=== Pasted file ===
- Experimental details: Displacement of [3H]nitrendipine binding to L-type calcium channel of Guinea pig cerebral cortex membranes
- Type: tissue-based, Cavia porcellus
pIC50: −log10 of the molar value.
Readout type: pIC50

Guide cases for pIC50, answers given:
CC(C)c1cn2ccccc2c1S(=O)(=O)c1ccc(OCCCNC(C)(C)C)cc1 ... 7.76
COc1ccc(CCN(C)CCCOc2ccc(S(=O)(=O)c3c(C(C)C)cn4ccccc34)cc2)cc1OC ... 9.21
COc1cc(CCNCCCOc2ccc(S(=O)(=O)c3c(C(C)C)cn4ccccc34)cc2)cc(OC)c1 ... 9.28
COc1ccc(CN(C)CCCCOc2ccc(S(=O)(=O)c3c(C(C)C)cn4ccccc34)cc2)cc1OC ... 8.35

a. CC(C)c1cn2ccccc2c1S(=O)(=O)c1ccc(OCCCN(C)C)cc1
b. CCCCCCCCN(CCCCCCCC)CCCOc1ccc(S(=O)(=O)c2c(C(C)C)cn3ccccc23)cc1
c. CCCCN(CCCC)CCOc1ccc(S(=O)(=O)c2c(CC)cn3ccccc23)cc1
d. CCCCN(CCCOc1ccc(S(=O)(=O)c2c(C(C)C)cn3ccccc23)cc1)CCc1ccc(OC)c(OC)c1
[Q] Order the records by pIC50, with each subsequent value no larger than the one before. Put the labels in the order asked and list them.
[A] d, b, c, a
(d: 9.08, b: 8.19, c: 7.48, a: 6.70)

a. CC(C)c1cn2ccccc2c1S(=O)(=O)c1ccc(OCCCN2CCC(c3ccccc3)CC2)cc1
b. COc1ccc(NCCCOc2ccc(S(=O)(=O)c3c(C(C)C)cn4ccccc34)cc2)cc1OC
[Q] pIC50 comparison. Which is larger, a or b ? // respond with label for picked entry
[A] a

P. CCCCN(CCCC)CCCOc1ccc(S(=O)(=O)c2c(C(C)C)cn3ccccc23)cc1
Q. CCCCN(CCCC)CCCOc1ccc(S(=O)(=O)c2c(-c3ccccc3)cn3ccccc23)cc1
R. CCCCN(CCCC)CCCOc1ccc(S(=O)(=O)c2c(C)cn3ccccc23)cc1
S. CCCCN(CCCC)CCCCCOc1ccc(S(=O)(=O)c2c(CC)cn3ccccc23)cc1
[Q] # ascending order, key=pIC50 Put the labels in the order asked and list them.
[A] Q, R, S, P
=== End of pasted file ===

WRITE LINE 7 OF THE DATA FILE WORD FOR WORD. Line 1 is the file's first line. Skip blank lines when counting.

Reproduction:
COc1ccc(CCN(C)CCCOc2ccc(S(=O)(=O)c3c(C(C)C)cn4ccccc34)cc2)cc1OC ... 9.21